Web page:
Written by daughter Candy Gill

My Mother, Delores Carpenter died January 13, 2020. The special restrictions for Covid-19 meant that attendance at her “Celebration of Life” was limited and my part of the family was unable to be there. Many people who were special to my mother were unable to attend. I would like to share some of my memories.

Delores was born on September 14, 1929, and grew up during the Depression. She worked hard all of her life. It was always behind the scenes, carefully and well thought out. It was never a production or showy so many people never even realized how hard she worked.

She married my dad, Roger Carpenter when they were both 19 years old.  She had a two-year teaching degree. After a short time in their home town of Sutton, ND, they moved to western North Dakota and started their family. Four children were born in less than 5 years.  The last two were born after they settled in Prosper, ND where they remained for a few years.

She kept house and took care of her family, volunteered in the community, taught Sunday school, and worked as a bookkeeper at the Elevator. Like most parents, she wanted to make sure that her own children had plenty of opportunities, and she was determined that none of her own fears would hold her children back.  Her deep-seated fear of water was well hidden and her children had swimming lessons and plenty of opportunities to practice. She regretted never learning to play the piano. Her children had piano lessons and went every week into Fargo for them. Because books were expensive and very limited in Prosper, she obtained a library card from Fargo and brought boxes of books home regularly for everyone in the family.

She loved reading herself, she told me once that she had thought she wouldn’t have time to read with children and all the other work, but she discovered that she could steal a bit of time every day and she taught herself to read incredibly fast.  When we were growing up she paid attention to everything we read and always read those books too, so that she knew how to quietly find more books for us.

When I was around nine, she signed the four of us up for Spanish lessons. Years later she told me that it was because it bothered her how she saw the migrant workers treated sometimes and even though she knew six weeks of Saturday lessons was only a taste of the language, she wanted to make sure that we understood they were people deserving respect. I remember her saying often “just because you live in a small town, you don’t have to have a small mind; there’s a great big world out there.”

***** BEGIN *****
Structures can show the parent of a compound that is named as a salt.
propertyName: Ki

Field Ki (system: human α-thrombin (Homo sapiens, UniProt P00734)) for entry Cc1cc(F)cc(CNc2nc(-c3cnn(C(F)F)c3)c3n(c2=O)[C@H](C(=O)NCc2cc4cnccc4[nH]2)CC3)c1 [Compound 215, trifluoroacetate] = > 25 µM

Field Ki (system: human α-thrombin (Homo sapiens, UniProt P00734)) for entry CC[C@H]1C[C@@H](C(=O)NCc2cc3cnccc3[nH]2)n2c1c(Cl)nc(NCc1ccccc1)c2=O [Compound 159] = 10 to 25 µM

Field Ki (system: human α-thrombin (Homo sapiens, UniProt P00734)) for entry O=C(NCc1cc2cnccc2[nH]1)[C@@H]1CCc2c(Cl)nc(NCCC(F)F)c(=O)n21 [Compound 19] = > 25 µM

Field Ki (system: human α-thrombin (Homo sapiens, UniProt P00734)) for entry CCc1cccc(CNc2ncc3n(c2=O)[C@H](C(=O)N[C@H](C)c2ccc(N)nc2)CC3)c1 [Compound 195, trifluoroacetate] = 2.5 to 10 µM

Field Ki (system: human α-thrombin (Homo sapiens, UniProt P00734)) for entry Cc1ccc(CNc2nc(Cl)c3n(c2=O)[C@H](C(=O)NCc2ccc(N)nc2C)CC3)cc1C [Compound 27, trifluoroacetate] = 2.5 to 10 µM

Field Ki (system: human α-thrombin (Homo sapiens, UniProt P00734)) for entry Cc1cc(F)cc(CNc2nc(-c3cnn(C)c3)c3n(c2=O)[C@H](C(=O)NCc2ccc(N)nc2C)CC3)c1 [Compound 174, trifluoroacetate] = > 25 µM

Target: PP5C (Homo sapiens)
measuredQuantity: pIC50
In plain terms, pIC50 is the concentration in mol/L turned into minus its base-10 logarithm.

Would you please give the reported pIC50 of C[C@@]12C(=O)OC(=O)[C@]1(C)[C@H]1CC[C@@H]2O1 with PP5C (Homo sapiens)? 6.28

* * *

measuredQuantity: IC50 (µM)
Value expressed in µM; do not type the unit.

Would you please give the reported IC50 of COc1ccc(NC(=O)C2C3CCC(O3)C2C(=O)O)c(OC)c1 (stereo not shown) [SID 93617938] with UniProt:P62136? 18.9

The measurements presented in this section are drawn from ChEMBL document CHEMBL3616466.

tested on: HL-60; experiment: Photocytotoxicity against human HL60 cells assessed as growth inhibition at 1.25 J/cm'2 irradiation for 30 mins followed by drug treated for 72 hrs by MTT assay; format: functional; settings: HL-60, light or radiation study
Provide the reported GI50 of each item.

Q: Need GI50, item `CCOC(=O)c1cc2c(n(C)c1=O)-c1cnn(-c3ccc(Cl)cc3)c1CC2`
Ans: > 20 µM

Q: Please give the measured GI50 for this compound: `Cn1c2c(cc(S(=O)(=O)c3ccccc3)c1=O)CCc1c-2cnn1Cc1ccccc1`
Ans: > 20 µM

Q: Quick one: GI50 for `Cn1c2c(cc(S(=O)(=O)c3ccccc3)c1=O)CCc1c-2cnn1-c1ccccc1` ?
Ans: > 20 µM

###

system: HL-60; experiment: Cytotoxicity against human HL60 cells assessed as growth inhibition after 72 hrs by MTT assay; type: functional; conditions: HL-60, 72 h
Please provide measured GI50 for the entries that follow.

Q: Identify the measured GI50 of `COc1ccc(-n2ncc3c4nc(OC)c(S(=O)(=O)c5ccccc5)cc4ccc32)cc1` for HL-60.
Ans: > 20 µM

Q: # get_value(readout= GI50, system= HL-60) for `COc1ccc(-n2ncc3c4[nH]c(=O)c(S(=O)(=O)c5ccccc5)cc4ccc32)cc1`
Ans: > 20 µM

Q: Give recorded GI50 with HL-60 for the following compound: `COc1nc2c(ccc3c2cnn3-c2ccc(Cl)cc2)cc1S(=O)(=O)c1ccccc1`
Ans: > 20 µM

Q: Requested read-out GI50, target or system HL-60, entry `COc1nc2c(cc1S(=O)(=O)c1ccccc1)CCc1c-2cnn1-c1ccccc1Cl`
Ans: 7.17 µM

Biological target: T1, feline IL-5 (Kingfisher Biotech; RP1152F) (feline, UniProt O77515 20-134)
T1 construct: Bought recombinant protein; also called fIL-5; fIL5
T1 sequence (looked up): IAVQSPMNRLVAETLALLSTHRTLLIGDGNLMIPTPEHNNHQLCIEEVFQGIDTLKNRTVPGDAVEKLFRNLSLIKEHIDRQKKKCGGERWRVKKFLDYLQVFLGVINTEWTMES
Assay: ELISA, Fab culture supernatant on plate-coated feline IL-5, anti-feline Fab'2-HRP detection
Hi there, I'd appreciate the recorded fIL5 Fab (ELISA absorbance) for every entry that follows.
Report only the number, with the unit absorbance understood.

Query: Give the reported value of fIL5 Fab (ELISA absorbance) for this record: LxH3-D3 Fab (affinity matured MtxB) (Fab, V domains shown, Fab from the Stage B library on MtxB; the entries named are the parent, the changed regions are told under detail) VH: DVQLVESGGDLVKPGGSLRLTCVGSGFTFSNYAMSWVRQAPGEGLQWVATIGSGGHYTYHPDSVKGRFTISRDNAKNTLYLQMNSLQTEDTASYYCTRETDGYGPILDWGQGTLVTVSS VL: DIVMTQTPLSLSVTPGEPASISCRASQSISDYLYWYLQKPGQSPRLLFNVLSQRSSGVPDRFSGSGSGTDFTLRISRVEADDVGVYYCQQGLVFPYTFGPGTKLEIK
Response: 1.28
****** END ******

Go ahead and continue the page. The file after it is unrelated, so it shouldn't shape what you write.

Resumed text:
Despite money being tight, we went for dinners at a buffet after church once every few weeks. I once heard my father questioning this expense and my mother explaining that it was necessary because they were raising people, not animals.

We moved to Moorhead when I was beginning high school. She took advantage of this time to go back to college herself. With four children in junior and senior high school and a husband with a very stressful job, she managed to get her teaching degree and special qualifications. When I was in college, one of my professors had taught my mother and told me how impressed he was with her. Like everything she did, she was quietly competent and brilliant.

My mother loved teaching. She got hired in Hunter, ND, right after finishing school, and my father beginning work there. She was originally hired because she had qualifications in learning disabilities which was just becoming recognized and getting special funding. I loved hearing the stories about the kids that she worked with at school. She knew all of the children, and I was fascinated by the ways she developed to work with them. She was Mrs. Carpenter at school and outside the school she was Delores. This made perfect sense to the children. At school, “you are our teacher, but outside of school you are our friend!” She cared deeply about her colleagues and the students. She talked about them and continued to be interested in them years later.